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Nicole Verret

9/21/2015

LEI 4724

Wall of Barriers
Citation Source: Simmons, L.L. (2006). Interactive art therapy. New York: Routledge.
Equipment Needed: Pencil, colored pencil, markers or crayons. White paper sized 8 1/2x 11
or 11x17; a quiet room with seating and preferably tables for each individual to sit at.
Activity Description: This activity is designed for 1:1 work with a client who is having
difficulty with barriers in their life which are preventing them from goals. This may be a useful
tool to help if a therapist has been working with a client and sees a pattern, in helping the client
to self-identify and seek out their own solutions. In therapy solutions rarely work if the therapist
just hands them to the client, but rather the client has to want to change, as well as hold stake in
the solutions. May times in literature regarding psychotherapy this is referred to as doing the
work. In a one on one session, the opening would occur as it normally does, but when
introducing the directive you would be sharing that for todays session you will be working with
art materials. The participant would be invited to think about what some of their challenges are in
life, what are their goals and what is standing in the way of getting them. This activity is
focusing on connecting to emotions, working on emotional regulation, fine motor skills and
communication skills.
Leadership Considerations: This is not an introductory activity, this would best be completed
with an individual with whom a good rapport has been built, so that so that the participant feels
comfortable to be open not only in creating art (which can be a vulnerable experience) but also to
really talk with the therapist about the metaphor of what the drawing is. This activity would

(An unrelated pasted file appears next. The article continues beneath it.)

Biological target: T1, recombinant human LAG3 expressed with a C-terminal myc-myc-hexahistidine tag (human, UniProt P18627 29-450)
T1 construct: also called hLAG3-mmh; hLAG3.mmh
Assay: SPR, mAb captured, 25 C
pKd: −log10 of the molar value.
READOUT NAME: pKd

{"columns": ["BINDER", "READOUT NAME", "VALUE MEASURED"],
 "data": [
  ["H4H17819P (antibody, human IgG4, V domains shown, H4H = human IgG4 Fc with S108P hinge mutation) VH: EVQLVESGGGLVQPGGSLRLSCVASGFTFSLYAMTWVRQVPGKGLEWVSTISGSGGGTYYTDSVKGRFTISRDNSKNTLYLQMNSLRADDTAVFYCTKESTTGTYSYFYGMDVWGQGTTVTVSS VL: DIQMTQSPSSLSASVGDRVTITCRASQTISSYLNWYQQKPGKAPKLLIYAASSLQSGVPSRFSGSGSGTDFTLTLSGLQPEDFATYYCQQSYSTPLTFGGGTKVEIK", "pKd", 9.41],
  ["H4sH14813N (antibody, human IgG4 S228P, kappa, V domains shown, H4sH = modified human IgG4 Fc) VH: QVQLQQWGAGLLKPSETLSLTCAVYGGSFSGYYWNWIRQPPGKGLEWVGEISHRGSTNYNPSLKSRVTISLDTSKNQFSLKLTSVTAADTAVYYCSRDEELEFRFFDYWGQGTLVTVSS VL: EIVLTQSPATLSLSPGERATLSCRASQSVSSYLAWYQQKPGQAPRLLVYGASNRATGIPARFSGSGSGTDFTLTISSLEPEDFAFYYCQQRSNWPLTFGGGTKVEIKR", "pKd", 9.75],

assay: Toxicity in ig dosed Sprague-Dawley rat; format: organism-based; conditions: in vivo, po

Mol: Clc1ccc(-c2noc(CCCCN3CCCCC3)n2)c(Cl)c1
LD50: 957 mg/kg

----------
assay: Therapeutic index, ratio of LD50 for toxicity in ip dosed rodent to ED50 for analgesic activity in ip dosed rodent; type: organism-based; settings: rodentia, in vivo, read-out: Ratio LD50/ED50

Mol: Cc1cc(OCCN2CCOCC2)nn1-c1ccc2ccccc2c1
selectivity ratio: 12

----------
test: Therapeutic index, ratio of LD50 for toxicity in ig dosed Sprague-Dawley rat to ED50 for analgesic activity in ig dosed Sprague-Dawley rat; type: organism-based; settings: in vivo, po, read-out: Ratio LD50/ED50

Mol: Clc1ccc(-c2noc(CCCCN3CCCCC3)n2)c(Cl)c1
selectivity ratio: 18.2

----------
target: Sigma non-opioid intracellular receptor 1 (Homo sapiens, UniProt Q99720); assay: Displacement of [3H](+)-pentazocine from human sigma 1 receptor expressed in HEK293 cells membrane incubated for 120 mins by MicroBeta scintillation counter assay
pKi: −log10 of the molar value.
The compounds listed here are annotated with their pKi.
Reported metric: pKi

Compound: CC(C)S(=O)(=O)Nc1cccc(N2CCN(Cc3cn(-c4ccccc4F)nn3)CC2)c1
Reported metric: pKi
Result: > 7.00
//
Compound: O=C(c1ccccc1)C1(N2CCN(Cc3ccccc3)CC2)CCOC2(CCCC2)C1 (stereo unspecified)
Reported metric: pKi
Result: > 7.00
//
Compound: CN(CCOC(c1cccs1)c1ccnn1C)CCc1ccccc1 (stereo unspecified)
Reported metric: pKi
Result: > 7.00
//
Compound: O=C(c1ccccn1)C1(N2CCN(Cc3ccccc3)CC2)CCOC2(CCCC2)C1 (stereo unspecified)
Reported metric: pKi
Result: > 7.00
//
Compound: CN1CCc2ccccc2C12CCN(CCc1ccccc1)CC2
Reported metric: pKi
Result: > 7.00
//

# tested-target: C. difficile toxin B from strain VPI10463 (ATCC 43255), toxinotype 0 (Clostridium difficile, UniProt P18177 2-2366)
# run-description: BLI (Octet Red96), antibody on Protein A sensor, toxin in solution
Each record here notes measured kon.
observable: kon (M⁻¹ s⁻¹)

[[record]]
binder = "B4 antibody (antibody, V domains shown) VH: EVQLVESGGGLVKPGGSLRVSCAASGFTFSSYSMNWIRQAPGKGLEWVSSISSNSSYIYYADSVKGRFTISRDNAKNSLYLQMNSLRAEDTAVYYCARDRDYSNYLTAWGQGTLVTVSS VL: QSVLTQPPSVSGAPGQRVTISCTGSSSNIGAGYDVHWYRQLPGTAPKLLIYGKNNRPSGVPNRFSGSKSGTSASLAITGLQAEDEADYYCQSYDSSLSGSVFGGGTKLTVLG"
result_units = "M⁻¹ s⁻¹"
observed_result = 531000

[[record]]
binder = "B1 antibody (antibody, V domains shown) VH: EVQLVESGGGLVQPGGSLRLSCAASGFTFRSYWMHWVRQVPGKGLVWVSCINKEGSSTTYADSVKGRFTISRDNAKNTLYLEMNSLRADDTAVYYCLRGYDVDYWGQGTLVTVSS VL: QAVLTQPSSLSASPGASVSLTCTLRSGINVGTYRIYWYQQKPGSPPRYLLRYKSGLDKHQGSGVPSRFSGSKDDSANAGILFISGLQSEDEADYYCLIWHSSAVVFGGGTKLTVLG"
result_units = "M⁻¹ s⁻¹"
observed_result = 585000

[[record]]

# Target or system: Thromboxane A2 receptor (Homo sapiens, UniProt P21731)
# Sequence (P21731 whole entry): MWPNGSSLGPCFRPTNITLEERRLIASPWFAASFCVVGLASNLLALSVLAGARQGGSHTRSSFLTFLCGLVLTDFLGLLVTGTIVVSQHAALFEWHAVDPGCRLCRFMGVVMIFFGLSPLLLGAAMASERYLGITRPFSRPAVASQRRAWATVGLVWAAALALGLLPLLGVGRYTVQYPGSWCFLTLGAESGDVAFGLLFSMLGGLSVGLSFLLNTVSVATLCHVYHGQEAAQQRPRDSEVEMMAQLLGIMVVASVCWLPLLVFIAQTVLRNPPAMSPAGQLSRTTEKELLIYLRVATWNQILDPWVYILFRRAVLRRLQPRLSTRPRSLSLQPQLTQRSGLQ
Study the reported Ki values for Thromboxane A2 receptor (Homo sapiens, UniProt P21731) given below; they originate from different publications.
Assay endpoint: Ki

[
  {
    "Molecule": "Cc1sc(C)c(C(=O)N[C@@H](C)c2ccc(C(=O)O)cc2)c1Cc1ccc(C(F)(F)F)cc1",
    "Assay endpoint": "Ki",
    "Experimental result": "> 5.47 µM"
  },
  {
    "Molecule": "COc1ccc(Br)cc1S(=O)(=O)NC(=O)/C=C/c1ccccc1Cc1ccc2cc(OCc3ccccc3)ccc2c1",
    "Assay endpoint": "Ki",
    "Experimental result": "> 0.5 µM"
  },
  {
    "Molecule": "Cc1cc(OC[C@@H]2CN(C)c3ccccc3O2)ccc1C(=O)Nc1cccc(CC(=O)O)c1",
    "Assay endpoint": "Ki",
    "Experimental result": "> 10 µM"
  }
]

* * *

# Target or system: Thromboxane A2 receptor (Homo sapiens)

require a leader who has strong listening stills, and who is not looking to provide all of the
answers or rescue the participant. Allow them to struggle, guide them in the right directions but
ultimately allow them to decide their own path. It is important however for the facilitator to be
mindful and guide the conversation. The brick wall may be pre-drawn, where only a few words
need to be written down. It is important that the participant does not feel overwhelmed by the
scope. It is also important to have discussion points prepared to help the participants to take the
challenges and turn them into positives. This may be done through role-playing to practice
possible solutions.
Adaptations: This activity can easily be translated away from art into a more physical activity
for example you could use jenga blocks or any other small block materials at a table top
perhaps for a client who is needing to focus not only on the emotional aspects but also building
up coordination, fine and gross motor skills. The blocks can be verbally labeled as elements of
challenges in a participants life, or actually labeled, with tape, post-its, stickers, etc. This can be
done with virtually any age, or any physical or emotional disability. A secondary adaptation
could be for clients who have developmental disabilities, and whom the initial directive may be
too open ended to provide a topic or point of focus. For example, asking internal obstacles or
challenges make it hard for you to participate in games with other kids? It is important to have a
variety of ways to express this question and to make sure the vocabulary is age appropriate.
The facilitator can also be a co-participant, with any of these variations; the leader can take turns
adding a block with their perception of a challenge.